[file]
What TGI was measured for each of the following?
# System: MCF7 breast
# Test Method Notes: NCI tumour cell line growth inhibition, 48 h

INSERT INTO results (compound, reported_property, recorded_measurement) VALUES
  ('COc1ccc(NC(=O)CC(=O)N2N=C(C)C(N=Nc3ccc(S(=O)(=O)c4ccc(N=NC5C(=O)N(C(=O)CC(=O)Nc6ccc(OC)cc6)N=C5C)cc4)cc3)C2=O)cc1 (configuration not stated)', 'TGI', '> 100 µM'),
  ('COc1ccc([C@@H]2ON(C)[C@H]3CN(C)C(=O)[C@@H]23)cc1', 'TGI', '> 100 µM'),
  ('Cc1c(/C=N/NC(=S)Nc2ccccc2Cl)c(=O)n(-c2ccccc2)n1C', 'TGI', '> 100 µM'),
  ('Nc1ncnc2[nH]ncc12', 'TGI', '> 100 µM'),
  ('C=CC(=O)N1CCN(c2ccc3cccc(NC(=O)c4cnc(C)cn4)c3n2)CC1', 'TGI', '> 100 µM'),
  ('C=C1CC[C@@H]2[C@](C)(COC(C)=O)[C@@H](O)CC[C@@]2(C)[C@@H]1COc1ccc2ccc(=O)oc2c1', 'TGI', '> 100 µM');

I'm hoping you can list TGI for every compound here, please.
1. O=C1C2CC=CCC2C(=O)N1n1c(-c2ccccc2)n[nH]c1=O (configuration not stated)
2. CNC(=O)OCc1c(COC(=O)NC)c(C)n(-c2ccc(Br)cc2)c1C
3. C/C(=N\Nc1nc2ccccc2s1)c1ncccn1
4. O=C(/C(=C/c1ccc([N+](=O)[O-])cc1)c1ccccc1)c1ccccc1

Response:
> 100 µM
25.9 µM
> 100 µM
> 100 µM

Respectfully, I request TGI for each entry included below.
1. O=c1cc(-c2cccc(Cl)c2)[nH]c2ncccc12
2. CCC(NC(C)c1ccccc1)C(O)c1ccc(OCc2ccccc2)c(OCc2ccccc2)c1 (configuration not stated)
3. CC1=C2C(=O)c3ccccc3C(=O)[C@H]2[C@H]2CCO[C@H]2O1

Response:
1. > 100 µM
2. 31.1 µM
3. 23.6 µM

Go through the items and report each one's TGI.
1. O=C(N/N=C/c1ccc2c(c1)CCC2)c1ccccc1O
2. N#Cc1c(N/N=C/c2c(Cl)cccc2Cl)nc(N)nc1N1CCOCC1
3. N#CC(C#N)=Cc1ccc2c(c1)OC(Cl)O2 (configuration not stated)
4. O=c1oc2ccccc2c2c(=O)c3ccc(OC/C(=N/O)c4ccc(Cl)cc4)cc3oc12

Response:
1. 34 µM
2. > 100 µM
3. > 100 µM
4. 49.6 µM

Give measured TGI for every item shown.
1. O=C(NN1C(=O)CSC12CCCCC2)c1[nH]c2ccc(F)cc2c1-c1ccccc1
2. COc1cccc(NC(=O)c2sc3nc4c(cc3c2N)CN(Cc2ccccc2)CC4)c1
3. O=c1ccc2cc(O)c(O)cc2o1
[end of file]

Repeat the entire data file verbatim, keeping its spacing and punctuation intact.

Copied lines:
What TGI was measured for each of the following?
# System: MCF7 breast
# Test Method Notes: NCI tumour cell line growth inhibition, 48 h

INSERT INTO results (compound, reported_property, recorded_measurement) VALUES
  ('COc1ccc(NC(=O)CC(=O)N2N=C(C)C(N=Nc3ccc(S(=O)(=O)c4ccc(N=NC5C(=O)N(C(=O)CC(=O)Nc6ccc(OC)cc6)N=C5C)cc4)cc3)C2=O)cc1 (configuration not stated)', 'TGI', '> 100 µM'),
  ('COc1ccc([C@@H]2ON(C)[C@H]3CN(C)C(=O)[C@@H]23)cc1', 'TGI', '> 100 µM'),
  ('Cc1c(/C=N/NC(=S)Nc2ccccc2Cl)c(=O)n(-c2ccccc2)n1C', 'TGI', '> 100 µM'),
  ('Nc1ncnc2[nH]ncc12', 'TGI', '> 100 µM'),
  ('C=CC(=O)N1CCN(c2ccc3cccc(NC(=O)c4cnc(C)cn4)c3n2)CC1', 'TGI', '> 100 µM'),
  ('C=C1CC[C@@H]2[C@](C)(COC(C)=O)[C@@H](O)CC[C@@]2(C)[C@@H]1COc1ccc2ccc(=O)oc2c1', 'TGI', '> 100 µM');

I'm hoping you can list TGI for every compound here, please.
1. O=C1C2CC=CCC2C(=O)N1n1c(-c2ccccc2)n[nH]c1=O (configuration not stated)
2. CNC(=O)OCc1c(COC(=O)NC)c(C)n(-c2ccc(Br)cc2)c1C
3. C/C(=N\Nc1nc2ccccc2s1)c1ncccn1
4. O=C(/C(=C/c1ccc([N+](=O)[O-])cc1)c1ccccc1)c1ccccc1

Response:
> 100 µM
25.9 µM
> 100 µM
> 100 µM

Respectfully, I request TGI for each entry included below.
1. O=c1cc(-c2cccc(Cl)c2)[nH]c2ncccc12
2. CCC(NC(C)c1ccccc1)C(O)c1ccc(OCc2ccccc2)c(OCc2ccccc2)c1 (configuration not stated)
3. CC1=C2C(=O)c3ccccc3C(=O)[C@H]2[C@H]2CCO[C@H]2O1

Response:
1. > 100 µM
2. 31.1 µM
3. 23.6 µM

Go through the items and report each one's TGI.
1. O=C(N/N=C/c1ccc2c(c1)CCC2)c1ccccc1O
2. N#Cc1c(N/N=C/c2c(Cl)cccc2Cl)nc(N)nc1N1CCOCC1
3. N#CC(C#N)=Cc1ccc2c(c1)OC(Cl)O2 (configuration not stated)
4. O=c1oc2ccccc2c2c(=O)c3ccc(OC/C(=N/O)c4ccc(Cl)cc4)cc3oc12

Response:
1. 34 µM
2. > 100 µM
3. > 100 µM
4. 49.6 µM

Give measured TGI for every item shown.
1. O=C(NN1C(=O)CSC12CCCCC2)c1[nH]c2ccc(F)cc2c1-c1ccccc1
2. COc1cccc(NC(=O)c2sc3nc4c(cc3c2N)CN(Cc2ccccc2)CC4)c1
3. O=c1ccc2cc(O)c(O)cc2o1